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Home > Business > Business Headline > Personal Finance

6-point checklist for SIPs

September 11, 2006 13:58 IST

For regular visitors on Personalfn, the title of this article may come as a bit of a surprise. After all we have assiduously (at times at the risk of sounding monotonous) propagated the cause of investing using the SIP (systematic investment plan) route.

So why the rethink? Some clarifications are in order. We aren't giving up on SIPs. We continue to believe that investors in the mutual funds segment should most of the times invest via the SIP route.

However, certain instances of misinformation in the media have prompted us to reveal the 'dark' side of SIPs.

In this article, we list the wrong reasons for investing through SIPs and cite instances when SIPs may not deliver.

1. SIP is a 'means', not an 'end'

Investors would do well to realise that the SIP is a means for achieving one's financial goals and not an end by itself. Starting off aimlessly with an SIP in isolation may not be the right step. The SIP needs to be a part of a broader financial plan (like planning for retirement or child's future for instance) and should be targeted at achieving a predetermined objective.

A directionless SIP could well turn into a financial burden at a later stage and instances of the same being cancelled are not uncommon.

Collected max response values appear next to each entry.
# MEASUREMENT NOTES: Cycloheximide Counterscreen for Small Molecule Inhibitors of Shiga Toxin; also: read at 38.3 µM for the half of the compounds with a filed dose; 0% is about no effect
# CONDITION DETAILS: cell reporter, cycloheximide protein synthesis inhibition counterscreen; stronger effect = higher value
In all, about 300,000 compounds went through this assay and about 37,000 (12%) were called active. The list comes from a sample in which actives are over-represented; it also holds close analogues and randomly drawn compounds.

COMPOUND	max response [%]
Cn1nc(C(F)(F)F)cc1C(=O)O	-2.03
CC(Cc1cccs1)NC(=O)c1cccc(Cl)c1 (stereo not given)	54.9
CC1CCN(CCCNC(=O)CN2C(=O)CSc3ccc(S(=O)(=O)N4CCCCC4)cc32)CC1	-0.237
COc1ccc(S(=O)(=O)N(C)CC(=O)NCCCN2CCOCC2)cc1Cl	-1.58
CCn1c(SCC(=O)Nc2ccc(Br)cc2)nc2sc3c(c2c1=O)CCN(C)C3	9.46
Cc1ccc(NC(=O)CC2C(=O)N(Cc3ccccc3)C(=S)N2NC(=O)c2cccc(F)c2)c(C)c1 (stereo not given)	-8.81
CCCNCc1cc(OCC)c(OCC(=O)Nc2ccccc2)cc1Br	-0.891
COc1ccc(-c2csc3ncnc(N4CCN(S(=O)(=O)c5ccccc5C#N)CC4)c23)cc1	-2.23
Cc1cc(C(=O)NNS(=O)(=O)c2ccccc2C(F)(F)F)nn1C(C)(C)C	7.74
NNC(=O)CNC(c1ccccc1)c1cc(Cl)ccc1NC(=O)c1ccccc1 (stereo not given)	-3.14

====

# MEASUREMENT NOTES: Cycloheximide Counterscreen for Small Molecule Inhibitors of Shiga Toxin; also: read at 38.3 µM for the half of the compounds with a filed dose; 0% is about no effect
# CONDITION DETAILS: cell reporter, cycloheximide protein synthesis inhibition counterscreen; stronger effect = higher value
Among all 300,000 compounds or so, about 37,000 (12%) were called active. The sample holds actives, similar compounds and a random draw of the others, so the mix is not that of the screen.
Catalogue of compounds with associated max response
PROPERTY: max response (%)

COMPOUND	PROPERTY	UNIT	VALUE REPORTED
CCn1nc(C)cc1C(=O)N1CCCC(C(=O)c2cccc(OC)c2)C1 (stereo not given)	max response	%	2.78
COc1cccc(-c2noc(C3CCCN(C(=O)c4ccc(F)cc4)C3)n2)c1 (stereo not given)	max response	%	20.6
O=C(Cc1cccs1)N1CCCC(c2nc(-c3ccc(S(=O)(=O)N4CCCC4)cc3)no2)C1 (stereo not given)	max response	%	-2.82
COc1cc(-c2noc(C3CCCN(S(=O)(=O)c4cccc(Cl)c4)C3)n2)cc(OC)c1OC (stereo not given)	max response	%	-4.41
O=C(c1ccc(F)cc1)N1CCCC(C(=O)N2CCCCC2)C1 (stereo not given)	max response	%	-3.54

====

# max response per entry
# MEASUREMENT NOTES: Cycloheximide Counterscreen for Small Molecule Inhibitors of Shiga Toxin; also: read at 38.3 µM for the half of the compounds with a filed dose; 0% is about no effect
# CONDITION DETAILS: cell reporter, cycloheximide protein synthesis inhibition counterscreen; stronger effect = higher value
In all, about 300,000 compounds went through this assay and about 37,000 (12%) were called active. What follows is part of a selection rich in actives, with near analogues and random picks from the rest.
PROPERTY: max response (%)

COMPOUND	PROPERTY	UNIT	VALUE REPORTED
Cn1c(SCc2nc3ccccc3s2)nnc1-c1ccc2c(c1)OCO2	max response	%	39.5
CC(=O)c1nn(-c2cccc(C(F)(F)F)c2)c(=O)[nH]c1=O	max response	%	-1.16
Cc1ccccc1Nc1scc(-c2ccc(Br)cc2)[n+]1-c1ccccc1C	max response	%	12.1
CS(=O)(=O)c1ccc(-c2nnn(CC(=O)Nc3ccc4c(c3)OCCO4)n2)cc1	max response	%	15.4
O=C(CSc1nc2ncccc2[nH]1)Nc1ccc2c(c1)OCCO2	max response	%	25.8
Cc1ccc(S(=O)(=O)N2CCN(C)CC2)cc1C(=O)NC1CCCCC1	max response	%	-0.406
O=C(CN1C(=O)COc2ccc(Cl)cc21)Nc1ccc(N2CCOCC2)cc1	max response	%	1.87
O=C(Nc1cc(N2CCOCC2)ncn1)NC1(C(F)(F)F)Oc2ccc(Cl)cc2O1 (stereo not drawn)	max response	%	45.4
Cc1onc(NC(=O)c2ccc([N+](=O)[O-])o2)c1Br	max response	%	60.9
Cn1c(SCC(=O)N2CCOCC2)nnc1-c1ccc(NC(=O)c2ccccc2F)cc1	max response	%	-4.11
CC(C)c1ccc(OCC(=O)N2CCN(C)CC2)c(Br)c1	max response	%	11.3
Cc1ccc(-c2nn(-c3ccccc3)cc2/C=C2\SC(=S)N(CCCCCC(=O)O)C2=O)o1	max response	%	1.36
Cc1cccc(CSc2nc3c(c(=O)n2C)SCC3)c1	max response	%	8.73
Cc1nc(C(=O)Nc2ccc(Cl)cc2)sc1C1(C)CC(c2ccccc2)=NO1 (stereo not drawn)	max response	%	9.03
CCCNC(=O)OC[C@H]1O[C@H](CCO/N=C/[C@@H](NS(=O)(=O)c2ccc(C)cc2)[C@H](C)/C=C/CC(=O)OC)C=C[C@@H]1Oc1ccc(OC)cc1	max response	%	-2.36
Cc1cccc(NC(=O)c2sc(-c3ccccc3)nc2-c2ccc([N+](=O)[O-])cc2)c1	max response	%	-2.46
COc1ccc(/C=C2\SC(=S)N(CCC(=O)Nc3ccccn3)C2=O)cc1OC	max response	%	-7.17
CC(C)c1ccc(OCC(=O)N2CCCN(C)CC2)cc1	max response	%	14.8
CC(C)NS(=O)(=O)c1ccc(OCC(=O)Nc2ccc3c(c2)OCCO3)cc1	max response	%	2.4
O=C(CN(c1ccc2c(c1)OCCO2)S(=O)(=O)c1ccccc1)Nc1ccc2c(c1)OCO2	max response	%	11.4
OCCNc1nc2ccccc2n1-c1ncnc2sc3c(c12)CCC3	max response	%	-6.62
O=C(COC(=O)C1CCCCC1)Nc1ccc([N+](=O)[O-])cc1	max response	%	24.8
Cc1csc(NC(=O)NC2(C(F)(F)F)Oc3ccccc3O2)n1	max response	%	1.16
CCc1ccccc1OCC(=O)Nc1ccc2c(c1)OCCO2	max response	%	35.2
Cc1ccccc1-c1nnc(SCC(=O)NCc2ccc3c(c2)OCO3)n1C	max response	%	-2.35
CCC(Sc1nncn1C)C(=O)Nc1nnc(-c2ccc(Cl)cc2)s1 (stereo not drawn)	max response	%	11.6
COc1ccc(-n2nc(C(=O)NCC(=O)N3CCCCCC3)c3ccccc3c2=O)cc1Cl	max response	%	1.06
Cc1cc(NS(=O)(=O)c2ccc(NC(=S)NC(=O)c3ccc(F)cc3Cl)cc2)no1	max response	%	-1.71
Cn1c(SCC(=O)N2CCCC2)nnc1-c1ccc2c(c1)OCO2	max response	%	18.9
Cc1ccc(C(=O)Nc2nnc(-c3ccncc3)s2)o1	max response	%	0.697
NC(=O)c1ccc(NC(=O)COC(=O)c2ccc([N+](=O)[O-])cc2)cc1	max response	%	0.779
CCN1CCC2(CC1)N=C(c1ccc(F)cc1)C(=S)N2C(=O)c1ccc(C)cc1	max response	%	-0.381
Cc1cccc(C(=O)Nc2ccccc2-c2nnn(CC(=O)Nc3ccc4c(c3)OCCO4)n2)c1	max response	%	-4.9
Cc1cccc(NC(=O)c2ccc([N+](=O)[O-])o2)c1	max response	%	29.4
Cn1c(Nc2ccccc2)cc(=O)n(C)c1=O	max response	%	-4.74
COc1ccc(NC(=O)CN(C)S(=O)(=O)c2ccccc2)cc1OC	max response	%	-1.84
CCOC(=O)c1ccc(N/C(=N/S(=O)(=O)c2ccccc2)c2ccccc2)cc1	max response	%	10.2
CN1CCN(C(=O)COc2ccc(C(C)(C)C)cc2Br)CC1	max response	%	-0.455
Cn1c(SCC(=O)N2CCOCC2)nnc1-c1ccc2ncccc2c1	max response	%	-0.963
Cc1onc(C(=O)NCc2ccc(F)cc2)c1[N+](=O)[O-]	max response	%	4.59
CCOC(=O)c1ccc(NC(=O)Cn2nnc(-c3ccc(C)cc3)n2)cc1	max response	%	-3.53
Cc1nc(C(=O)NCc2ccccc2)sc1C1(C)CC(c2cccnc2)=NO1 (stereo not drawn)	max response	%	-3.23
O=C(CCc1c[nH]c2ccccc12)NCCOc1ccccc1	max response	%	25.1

2. SIP in the wrong fund

An investment in a poorly managed fund remains just that irrespective of the investment mode i.e. lump sum or SIP. Hence it is imperative that investors first select a well-managed fund which has a track record to show for. Simply making an investment through an SIP will not eliminate the inadequacies of the underlying investment i.e. the mutual fund scheme.

Similarly, investing in a sector/thematic fund using the SIP route doesn't necessarily reduce the risk associated with that investment. Hence before joining the 'SIP band wagon', address the most pertinent question - 'what's the right mutual fund scheme for me?' The investment advisor should ideally aid investors at this stage.

3. SIP performance

In their fact sheets, fund houses are known to flaunt the performance of their schemes assuming that investments had been made using the SIP route. It is not uncommon to see 5-year or even longer time periods being considered for this purpose.

While per se, there is nothing wrong with the same, this is often used as a ploy by poor-performing funds to window-dress their performances. Over longer time frames when equity markets have been through more than one cycle (a bull run followed by a bear phase or vice-versa), the benefits of rupee-cost averaging become apparent.

For example, let's consider an open-ended diversified equity fund which has been in existence for over a 6-year period. Since inception, the fund (8.4% CAGR) trails its benchmark index (12.9% CAGR). However an SIP performance over the same time frame could show the fund (28.1% CAGR) outperforming its benchmark (26.4% CAGR).